In the commercial embarrassment of these times, the Education Society has suffered more, perhaps, than any other of our leading benevolent institutions. It has suffered not only directly, as other institutions have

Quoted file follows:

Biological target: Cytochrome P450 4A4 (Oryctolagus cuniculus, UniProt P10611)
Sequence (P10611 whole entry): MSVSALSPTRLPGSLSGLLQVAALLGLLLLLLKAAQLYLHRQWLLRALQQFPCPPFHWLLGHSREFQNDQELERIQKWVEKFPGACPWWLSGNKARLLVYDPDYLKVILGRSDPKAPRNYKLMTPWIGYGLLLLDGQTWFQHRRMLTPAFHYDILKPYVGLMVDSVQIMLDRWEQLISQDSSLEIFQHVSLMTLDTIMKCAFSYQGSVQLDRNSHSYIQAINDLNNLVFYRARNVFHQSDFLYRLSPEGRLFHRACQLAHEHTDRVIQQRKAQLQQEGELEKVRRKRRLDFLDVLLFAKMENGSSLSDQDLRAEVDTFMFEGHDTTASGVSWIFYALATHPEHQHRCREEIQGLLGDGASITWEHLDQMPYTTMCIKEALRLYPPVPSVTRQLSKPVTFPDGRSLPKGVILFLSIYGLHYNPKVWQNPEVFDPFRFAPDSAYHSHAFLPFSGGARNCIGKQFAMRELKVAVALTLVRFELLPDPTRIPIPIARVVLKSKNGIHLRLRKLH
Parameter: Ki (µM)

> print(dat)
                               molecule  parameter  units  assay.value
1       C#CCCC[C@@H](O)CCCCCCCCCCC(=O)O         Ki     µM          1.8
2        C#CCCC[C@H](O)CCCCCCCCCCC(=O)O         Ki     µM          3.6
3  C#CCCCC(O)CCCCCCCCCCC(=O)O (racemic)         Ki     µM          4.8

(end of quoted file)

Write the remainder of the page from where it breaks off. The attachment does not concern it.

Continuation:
suffered, in consequence of the di. gion this side of the Alleghanies. minished resources of its friends, But the Home Missionary Societybut indirectly, in consequence of the strange to say—has not the means number of ministers who are found for any such movement. And there. in some parts of the country, un- fore it is, that young men whom God employed, or not employed in their has called, are discouraged from en. profession. The missionary boards, tering the ministry, and the Chris. home and foreign, having been tian community is discouraged from somewhat crippled, and the distress. attempting to provide that increased es of the country having operated number of well educated ministers in various ways to cause a tempora- which must soon be called for, un. ry check in the work of evangeliza. less the enterprise of evangelizing tion, it has happened that in some our whole country is to be abandistricts there are just now a few doned. ministers, men of great worth, men At such a crisis, it was a matter who if employed in the right place of course, that whatever elements of might be highly useful, who, to the unpopularity might exist either in question " Why stand ye here idle the structure of the American Eduall the day long?" are compelled cation Society, or in the details of to answer, “ Because no man hath its operations, would come to light. hired us.” And from this the im- The time was favorable for a discuspression has gone abroad, to a con- sion, and for a revision, and if ne. siderable extent, that the education cessary a reconstruction of the whole societies have not only done but system. Accordingly the directors overdone their proper work, and that of the society determined, wisely, as the country is already over-supplied we think, to ask the advice of their with ministers. We need not stop constituents. They called a meethere to show the fallacy of such an ing of the corporate and honorary impression. The true remedy for members, for the purpose of fully this state of things—the most effi- considering the whole subject. In cient method of removing, from all a circular letter to the members, minds, so fatal an impression, they distinctly expressed the desire would be found in an expansion of that those who had changed their the missionary work in every direc. minds respecting the importance of tion. The true remedy for a sur- the object, or who had any objecplusage of ministers in certain dis- tions against the policy of the so. tricts, is not to abandon the enter. ciety, would not fail to come and prise of providing an educated min. aid in the deliberations of the meetistry for the whole country and for ing. We shall give some account the world, but to send forth to other of that meeting in another place ; regions all who are properly quali we notice it here, only to show fied, and to put them at work, and with what candor and frankness the keep them at work, where their la directors have invited discussion. bors will be effectual for the ad. The present organization of the vancement of the kingdom of God. American Education Society, is As yet this remedy has not been analogous to that of the American applied. The American Home Mis- Board of Foreign Missions. Every sionary Society, if it had the means man who has paid, or in whose beof expanding its operations in some half others have paid forty dollars proportion to the exigencies of the in one donation, is an honorary great West, would give instant em- member, with a right to sit and ployment to twice as many enter- debate in all the meetings of the prising and devoted ministers as can society. The right of voting be. be found unemployed in all the re. longs to corporate members, no